PL202: Philosophical Perspectives: The Project of Modernity 

Examines distinctive aspects of the modern philosophical project as it relates to questions of science, politics, society, history, or morals. Philosophical theories ranging from the seventeenth through the twentieth centuries are treated in their historical development and/or their opposition to ancient teachings.

PL228D: Philosophical Perspectives: Philosophy & Genocide

 Examines the challenges that genocide poses for philosophy and what philosophy and philosophers might do to confront and even prevent genocide.

PS102: American Politics

The nature and concepts of the federal government; the function and operations of its three branches- executive, legislative, and judicial; the role of political parties and pressure groups.

Social Psychology 

A social psychological perspective is used in examining such issues as prejudice, attitude change, interpersonal attraction, attributions, altruism, aggression, conformity, and cultural diversity.

Life Span Development 

A study of the developmental factors that affect a person from biological, behavioral, cognitive, and social perspectives. These factors are considered across the entire life span of the individual. Summarizes and integrates material presented in the other developmental courses. Fulfills social science core and Group IV requirement.

OM330: Operations Management 

Develops the processes by which organizations create value. Students develop an overview of the planning and operation of systems using resources to convert raw materials, components, etc. to goods and services consumed by end customers. Topics include operations strategy, design of processes, product and process quality, global competition and supply chain issues, productivity of operating systems, impact on societal and physical environment, and both qualitative and quantitative methods to improve decision making.

SC102: Societies and Institutions

A macrosociological view of major types of societies that have existed in the past or exist currently. Students are exposed to the major patterns, causes, and consequences of social change in societies and institutions through comparative sociology.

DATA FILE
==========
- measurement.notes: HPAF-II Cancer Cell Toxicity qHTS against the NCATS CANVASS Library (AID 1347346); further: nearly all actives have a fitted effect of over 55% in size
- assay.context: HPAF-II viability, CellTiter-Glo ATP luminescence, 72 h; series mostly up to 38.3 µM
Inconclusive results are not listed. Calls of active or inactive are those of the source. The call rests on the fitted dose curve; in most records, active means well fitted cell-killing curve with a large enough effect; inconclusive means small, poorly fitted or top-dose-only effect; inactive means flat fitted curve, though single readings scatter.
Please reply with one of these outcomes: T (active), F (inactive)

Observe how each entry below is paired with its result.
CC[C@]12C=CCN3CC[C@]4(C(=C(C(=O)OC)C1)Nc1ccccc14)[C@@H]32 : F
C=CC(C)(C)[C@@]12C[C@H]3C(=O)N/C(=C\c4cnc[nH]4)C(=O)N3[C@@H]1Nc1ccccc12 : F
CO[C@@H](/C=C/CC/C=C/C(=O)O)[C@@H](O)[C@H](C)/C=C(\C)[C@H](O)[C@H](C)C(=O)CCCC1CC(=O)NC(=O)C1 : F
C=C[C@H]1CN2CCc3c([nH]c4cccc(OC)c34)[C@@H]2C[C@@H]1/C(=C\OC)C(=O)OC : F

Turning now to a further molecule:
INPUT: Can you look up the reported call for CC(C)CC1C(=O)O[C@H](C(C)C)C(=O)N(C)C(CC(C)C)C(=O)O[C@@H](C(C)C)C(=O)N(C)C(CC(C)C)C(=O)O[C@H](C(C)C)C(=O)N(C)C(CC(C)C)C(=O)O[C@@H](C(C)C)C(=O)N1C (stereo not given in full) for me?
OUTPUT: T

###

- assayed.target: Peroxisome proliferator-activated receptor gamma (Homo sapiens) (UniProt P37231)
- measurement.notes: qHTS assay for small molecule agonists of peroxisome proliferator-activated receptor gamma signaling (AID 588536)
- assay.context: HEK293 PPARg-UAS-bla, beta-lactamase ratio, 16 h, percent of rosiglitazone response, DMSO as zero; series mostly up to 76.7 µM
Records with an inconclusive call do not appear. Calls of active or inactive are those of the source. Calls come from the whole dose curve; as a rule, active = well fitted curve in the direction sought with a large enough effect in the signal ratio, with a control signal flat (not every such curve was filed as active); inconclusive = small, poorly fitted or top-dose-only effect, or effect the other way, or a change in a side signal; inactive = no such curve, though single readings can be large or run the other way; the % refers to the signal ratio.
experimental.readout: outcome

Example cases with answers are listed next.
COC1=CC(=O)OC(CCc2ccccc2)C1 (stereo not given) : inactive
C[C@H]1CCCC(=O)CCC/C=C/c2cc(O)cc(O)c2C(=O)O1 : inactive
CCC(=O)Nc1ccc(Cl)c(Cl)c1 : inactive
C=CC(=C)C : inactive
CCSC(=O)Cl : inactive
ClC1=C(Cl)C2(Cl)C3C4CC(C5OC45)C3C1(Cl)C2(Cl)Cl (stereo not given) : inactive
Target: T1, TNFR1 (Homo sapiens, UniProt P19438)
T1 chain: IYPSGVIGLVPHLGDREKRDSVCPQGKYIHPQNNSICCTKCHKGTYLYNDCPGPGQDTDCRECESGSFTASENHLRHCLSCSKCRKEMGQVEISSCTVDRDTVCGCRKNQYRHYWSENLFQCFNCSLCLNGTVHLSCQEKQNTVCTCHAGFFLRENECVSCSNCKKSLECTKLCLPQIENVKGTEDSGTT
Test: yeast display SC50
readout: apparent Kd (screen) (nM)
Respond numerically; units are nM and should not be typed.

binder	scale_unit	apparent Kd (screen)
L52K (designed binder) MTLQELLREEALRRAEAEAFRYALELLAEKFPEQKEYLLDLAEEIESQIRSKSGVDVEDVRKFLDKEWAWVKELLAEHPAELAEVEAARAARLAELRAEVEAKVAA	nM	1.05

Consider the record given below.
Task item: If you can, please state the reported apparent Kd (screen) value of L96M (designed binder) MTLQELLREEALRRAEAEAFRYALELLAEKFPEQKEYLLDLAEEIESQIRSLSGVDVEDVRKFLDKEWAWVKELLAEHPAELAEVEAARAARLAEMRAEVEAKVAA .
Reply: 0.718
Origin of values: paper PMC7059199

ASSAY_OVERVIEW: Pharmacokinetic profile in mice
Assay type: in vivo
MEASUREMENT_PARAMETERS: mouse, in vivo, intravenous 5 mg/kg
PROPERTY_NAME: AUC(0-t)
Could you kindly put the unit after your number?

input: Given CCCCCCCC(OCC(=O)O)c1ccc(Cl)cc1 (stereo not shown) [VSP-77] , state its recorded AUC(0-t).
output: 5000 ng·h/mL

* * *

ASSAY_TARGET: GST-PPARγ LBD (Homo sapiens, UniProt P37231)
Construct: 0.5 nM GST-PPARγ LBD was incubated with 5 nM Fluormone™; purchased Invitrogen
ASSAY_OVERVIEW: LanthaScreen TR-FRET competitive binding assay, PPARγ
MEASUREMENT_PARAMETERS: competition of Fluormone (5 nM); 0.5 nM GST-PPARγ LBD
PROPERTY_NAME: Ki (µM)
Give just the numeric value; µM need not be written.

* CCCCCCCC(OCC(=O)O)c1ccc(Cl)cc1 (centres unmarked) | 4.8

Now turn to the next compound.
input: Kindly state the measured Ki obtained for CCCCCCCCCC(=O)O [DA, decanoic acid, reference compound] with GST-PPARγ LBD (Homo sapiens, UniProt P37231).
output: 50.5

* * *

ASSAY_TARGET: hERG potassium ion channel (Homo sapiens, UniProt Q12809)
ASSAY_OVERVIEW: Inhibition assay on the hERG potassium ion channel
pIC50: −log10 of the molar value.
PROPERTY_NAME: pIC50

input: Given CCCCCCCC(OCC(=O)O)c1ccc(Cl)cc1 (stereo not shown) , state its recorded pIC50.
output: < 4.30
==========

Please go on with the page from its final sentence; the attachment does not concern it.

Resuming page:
SN103: Intermediate Spanish I 

A systematic consolidation and expansion of the four basic skills: reading, understanding, speaking, and writing. To increase and perfect students’ acquired abilities/proficiencies in the language, and broaden their understanding of the country’s culture and literature. Laboratory study outside the classroom is required.

SN104: Intermediate Spanish II 

A capstone course reviewing and reinforcing language skills learned in SN101-103 to help students attain intermediate level as defined by ACTFL guidelines in the five skills: reading, writing, speaking, comprehension, and culture of Spain, Latin America, and other Spanish-speaking areas. Course includes use of the language in context, with authentic readings, discussion in Spanish, and film clips. Laboratory study outside the classroom is required.

SP103: Introduction to Communication Disorders

A survey of the disorders of speech, language, and hearing in pediatric, adolescent, and adult populations. The role of the speech-language pathologist and audiologist in the identification and treatment of individuals with these disorders is addressed through video presentation, reflections, labs, and oral presentations. Students learn the professional vocabulary and concepts that are the foundation for advanced courses in the department.

Introduction to Theology

An introduction to the Jewish and Christian scriptures, the history of Christianity, and the way these texts and traditions challenge, and are challenged by, the contemporary world.

Images of God in Scripture

Prerequisite: TH 201. Examines the various images/titles given to God in the Old and New Testaments from an historical theological perspective. Some images/titles discussed are God the Father, God the Mother, the Divine Warrior, the Good Shepherd, the Storm God, Christ the King, the Lamb of God and God the Judge. Since our understanding of God is largely shaped by the image we have of Him, this course explores the influences these images/titles have had and continue to have on our approach to worship, on our concept of Church, and on our self understanding in relation to God.

African American Religious Thought

Americans of African descent have accumulated a variety of religious experiences and thought since the 1600s. This course places those experiences and thoughts in historical context and seeks to uncover their impact on and importance for theology, politics, society, literature, and the arts. Selected readings in Cone, Raboteau, Hurston, Thurman, and others.